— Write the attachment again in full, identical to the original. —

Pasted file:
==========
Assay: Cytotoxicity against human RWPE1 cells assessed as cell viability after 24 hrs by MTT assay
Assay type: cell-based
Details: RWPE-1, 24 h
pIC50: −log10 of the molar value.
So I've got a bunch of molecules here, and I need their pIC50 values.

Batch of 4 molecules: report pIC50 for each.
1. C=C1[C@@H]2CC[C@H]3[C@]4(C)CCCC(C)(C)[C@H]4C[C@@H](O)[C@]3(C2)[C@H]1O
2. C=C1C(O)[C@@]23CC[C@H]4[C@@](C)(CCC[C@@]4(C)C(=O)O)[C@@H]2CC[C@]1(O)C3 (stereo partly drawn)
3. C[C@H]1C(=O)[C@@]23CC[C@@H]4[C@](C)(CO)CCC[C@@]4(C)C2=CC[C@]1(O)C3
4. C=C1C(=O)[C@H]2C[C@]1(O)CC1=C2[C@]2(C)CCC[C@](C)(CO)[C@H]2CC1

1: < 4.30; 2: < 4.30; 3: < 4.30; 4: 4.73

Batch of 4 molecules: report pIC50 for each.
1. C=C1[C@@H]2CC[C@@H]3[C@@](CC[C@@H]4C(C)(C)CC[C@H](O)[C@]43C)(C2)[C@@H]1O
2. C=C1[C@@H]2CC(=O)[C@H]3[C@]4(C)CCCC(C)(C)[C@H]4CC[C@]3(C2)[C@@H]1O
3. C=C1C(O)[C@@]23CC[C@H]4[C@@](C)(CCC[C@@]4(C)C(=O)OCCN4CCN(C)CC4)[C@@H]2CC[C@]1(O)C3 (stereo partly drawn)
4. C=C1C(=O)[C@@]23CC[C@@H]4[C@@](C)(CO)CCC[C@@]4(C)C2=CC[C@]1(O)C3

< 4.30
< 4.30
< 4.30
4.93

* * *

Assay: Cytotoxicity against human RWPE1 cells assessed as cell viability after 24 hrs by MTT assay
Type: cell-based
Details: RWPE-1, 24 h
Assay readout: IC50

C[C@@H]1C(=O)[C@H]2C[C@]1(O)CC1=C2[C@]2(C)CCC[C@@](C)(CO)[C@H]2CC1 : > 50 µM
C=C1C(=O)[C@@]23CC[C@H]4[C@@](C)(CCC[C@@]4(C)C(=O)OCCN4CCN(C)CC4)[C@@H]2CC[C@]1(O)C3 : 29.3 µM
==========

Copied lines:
Assay: Cytotoxicity against human RWPE1 cells assessed as cell viability after 24 hrs by MTT assay
Assay type: cell-based
Details: RWPE-1, 24 h
pIC50: −log10 of the molar value.
So I've got a bunch of molecules here, and I need their pIC50 values.

Batch of 4 molecules: report pIC50 for each.
1. C=C1[C@@H]2CC[C@H]3[C@]4(C)CCCC(C)(C)[C@H]4C[C@@H](O)[C@]3(C2)[C@H]1O
2. C=C1C(O)[C@@]23CC[C@H]4[C@@](C)(CCC[C@@]4(C)C(=O)O)[C@@H]2CC[C@]1(O)C3 (stereo partly drawn)
3. C[C@H]1C(=O)[C@@]23CC[C@@H]4[C@](C)(CO)CCC[C@@]4(C)C2=CC[C@]1(O)C3
4. C=C1C(=O)[C@H]2C[C@]1(O)CC1=C2[C@]2(C)CCC[C@](C)(CO)[C@H]2CC1

1: < 4.30; 2: < 4.30; 3: < 4.30; 4: 4.73

Batch of 4 molecules: report pIC50 for each.
1. C=C1[C@@H]2CC[C@@H]3[C@@](CC[C@@H]4C(C)(C)CC[C@H](O)[C@]43C)(C2)[C@@H]1O
2. C=C1[C@@H]2CC(=O)[C@H]3[C@]4(C)CCCC(C)(C)[C@H]4CC[C@]3(C2)[C@@H]1O
3. C=C1C(O)[C@@]23CC[C@H]4[C@@](C)(CCC[C@@]4(C)C(=O)OCCN4CCN(C)CC4)[C@@H]2CC[C@]1(O)C3 (stereo partly drawn)
4. C=C1C(=O)[C@@]23CC[C@@H]4[C@@](C)(CO)CCC[C@@]4(C)C2=CC[C@]1(O)C3

< 4.30
< 4.30
< 4.30
4.93

* * *

Assay: Cytotoxicity against human RWPE1 cells assessed as cell viability after 24 hrs by MTT assay
Type: cell-based
Details: RWPE-1, 24 h
Assay readout: IC50

C[C@@H]1C(=O)[C@H]2C[C@]1(O)CC1=C2[C@]2(C)CCC[C@@](C)(CO)[C@H]2CC1 : > 50 µM
C=C1C(=O)[C@@]23CC[C@H]4[C@@](C)(CCC[C@@]4(C)C(=O)OCCN4CCN(C)CC4)[C@@H]2CC[C@]1(O)C3 : 29.3 µM